Home Shop Classified News, Stories Events Education Ridecamp Videos Cartoons AERC
Endurance.Net Home Ridecamp Archives
[Archives Index]   [Date Index]   [Thread Index]   [Author Index]   [Subject Index]

Re: [RC] Heart Rates and Fitness - Beverley H. Kane, MD

Title: Re: [RC]   Heart Rates and Fitness
Yes, several variables, and as in humans, the gold standard indicator
is the the VO2 max—Uptake of O2 (Oxygen Gas) at maximum exercise.
Just found a terrific article from the Tufts vet school at

Resting heart rate, max heart rate, and recovery HR are just a few indicators, and relatively indirect ones, of aerobic fitness.

Some excerpts
[emphasis mine]:

Horses are considered to be elite athletes. This means that, pound for pound, the horse is a better athlete than any of our domestic species, including man. One of the most useful ways of measuring an individual's aerobic capacity - which is in turn a measure of athletic capacity - is to determine the body's maximal capacity for oxygen consumption, or the VO2max.

How can I help my horse to improve his VO2max?

The major improvements are made in the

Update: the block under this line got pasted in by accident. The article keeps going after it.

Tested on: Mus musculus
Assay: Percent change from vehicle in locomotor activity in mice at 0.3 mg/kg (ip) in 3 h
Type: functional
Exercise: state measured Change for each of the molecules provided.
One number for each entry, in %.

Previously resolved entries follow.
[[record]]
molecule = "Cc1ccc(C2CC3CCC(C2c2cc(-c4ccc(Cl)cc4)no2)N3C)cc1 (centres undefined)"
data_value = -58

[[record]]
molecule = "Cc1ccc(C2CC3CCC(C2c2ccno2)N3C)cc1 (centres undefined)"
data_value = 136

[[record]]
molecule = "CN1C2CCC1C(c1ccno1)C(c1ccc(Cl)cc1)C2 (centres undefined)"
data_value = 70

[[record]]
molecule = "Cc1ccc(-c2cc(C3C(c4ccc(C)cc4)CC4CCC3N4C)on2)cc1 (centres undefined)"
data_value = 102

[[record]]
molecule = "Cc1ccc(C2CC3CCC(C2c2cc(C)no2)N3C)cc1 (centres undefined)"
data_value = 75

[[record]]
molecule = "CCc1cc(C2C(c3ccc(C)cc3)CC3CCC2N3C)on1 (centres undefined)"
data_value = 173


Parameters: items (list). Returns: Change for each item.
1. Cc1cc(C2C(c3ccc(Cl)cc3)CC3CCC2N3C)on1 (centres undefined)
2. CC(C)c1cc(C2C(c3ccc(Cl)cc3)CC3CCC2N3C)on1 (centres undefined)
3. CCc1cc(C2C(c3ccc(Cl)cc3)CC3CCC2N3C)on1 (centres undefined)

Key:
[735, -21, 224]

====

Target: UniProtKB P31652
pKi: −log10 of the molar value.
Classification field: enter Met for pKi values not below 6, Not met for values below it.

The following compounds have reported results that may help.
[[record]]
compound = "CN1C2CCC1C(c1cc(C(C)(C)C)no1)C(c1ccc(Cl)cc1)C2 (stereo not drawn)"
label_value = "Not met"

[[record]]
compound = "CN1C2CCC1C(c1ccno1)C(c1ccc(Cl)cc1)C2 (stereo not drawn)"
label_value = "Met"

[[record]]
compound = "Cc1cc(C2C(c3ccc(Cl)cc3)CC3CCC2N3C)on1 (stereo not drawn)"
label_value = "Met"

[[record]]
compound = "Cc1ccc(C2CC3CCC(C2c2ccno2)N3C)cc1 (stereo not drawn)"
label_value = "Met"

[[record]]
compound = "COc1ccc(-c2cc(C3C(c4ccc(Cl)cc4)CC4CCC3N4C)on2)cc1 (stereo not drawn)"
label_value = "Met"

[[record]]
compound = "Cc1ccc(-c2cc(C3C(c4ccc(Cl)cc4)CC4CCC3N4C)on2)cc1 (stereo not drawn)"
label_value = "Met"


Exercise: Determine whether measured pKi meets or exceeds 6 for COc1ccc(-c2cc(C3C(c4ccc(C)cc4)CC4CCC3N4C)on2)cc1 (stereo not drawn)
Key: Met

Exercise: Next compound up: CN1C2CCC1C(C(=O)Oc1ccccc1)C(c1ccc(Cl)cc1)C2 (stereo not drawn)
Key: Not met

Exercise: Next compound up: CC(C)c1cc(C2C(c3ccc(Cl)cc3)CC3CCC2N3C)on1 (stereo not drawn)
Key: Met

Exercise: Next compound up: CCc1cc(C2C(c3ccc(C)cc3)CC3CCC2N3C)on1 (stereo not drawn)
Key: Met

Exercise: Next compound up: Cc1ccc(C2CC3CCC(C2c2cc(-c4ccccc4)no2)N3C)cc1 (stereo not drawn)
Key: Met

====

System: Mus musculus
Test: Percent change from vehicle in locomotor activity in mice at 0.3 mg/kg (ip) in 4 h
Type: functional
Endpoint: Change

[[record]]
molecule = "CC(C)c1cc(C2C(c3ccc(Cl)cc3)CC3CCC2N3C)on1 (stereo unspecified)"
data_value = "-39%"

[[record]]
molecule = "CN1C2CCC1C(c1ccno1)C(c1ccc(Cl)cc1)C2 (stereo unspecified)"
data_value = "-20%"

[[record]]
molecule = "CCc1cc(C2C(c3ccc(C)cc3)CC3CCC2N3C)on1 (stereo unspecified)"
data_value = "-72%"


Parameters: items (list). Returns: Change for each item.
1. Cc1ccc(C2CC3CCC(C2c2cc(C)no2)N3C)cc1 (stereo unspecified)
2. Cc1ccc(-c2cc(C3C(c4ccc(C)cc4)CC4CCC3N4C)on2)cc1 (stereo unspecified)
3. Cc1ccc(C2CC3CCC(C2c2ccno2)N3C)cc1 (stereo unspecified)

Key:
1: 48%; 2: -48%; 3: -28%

[variables:] capacity of the heart to pump blood, the density and size of the blood vessels in the muscles, red blood cell mass, the size of the muscles themselves, and the density of mitochondria within the muscles. Interestingly, the lungs are the one link in the chain that do not have the capacity to improve, unless they were diseased in the first place. Thoroughbred racehorses are born with more of these attributes than are, for instance, Shetland ponies, and they will always be faster, no matter how hard the pony trains.

There is an interesting, slightly bizarre, photo of a horse on a treadmill w/ breathing apparatus.

On 9/12/06 10:35 AM, "Bruce Weary DC" <bweary@xxxxxxxxxxxx> wrote:

  Hi Dave--
 That is a very good question, and I think there are several variables to consider. First, what is your gelding's RHR? If his is naturally higher, it will likely be higher during similar work and during a CRI, even if he's fitter. He may have a smaller heart and his stroke volume requires more beats to move the same amount of blood as your mare. The rest of his tissues are, no doubt, fitter than hers--better bone and ligament density and joint stability. Denser muscle, better water and electrolyte metabolism, sweating mechanism and heat tolerance. He is likely better able to shift fluids to different body compartments than your mare can right now. The heart rate, although it is influenced by the other factors I mentioned previously, gives a relative view of the horse's tolerance to work, not an absolute one. In other words, your gelding by be feeling better at a pulse of 60 than your mare will at 50, given her present level of conditioning and naturally low heart rate. Your mare may indeed be a better overall candidate once she has had the time to adapt to the demands of exercise that your gelding has. Anyone else have any insight on this? I am just guessing and could be wrong. Dr Q, often wrong,  but always sincere.

[RC] Heart Rates and Fitness, Bruce Weary DC